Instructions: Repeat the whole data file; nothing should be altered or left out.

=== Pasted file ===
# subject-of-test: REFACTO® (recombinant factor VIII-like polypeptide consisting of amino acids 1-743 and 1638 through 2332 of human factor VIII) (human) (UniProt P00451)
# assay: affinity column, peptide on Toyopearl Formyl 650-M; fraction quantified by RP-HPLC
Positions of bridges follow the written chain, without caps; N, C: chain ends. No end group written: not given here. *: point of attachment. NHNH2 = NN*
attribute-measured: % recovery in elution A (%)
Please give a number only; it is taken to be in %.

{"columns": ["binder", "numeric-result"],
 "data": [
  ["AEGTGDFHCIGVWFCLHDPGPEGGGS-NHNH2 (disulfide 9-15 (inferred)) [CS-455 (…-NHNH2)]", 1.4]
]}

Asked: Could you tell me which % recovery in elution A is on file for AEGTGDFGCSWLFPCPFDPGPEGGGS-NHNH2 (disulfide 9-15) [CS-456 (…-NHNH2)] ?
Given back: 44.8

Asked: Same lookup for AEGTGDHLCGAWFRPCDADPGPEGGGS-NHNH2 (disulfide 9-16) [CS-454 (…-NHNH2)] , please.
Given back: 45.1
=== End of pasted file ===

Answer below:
# subject-of-test: REFACTO® (recombinant factor VIII-like polypeptide consisting of amino acids 1-743 and 1638 through 2332 of human factor VIII) (human) (UniProt P00451)
# assay: affinity column, peptide on Toyopearl Formyl 650-M; fraction quantified by RP-HPLC
Positions of bridges follow the written chain, without caps; N, C: chain ends. No end group written: not given here. *: point of attachment. NHNH2 = NN*
attribute-measured: % recovery in elution A (%)
Please give a number only; it is taken to be in %.

{"columns": ["binder", "numeric-result"],
 "data": [
  ["AEGTGDFHCIGVWFCLHDPGPEGGGS-NHNH2 (disulfide 9-15 (inferred)) [CS-455 (…-NHNH2)]", 1.4]
]}

Asked: Could you tell me which % recovery in elution A is on file for AEGTGDFGCSWLFPCPFDPGPEGGGS-NHNH2 (disulfide 9-15) [CS-456 (…-NHNH2)] ?
Given back: 44.8

Asked: Same lookup for AEGTGDHLCGAWFRPCDADPGPEGGGS-NHNH2 (disulfide 9-16) [CS-454 (…-NHNH2)] , please.
Given back: 45.1